He says that a couple of years ago, the company brought the role of recruiting in-house. “We found we were actually better at recruiting the best people for what we do than… external recruiting resources. We saw that in the supply base in the market that was specific to finding people, there was a lot of parity out there; they were all the same,” and customers were not getting the employees they wanted – or getting them fast enough.
Learning and Development Manager Sonya Overstreet states that Leadec is continuing to enhance the learning and development department to “take in-house that responsibility of making sure that our employees are well-trained and we’re developing them in both technical and leadership skills.”
She explains that it is quite difficult to retain employees with the competition also seeking the best. “So, when we hire people, we want to make sure we’re able to retain them and be the place where they’re experiencing that ongoing development, to really create a solid career with us.”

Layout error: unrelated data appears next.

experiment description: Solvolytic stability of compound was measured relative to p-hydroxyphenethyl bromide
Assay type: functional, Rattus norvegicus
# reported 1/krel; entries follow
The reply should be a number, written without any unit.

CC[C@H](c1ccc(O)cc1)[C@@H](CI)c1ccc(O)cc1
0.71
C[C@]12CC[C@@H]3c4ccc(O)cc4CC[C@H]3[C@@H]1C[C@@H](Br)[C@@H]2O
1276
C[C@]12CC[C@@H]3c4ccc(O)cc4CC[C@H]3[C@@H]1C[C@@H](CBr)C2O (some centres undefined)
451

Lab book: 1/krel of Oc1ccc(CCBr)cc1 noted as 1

In 2020, the company will leverage its years of expertise and training, “using that internal knowledge that we have to educate new employees,” says Overstreet. What she has found in the technical industry is that it can be a challenge to “find those younger people who really want to be in the industry and want to stay in the industry.” But there is in fact a huge opportunity to “have a professional, long-term career in the manufacturing space and here with Leadec.”
Partnering with customers
For any business, in any industry, securing long-term, strategic partnerships can expand the customer base and help uncover new markets. Meanwhile, acquiring new products, securing exclusive contracts, and demonstrating proven company performance builds customer loyalty and trust.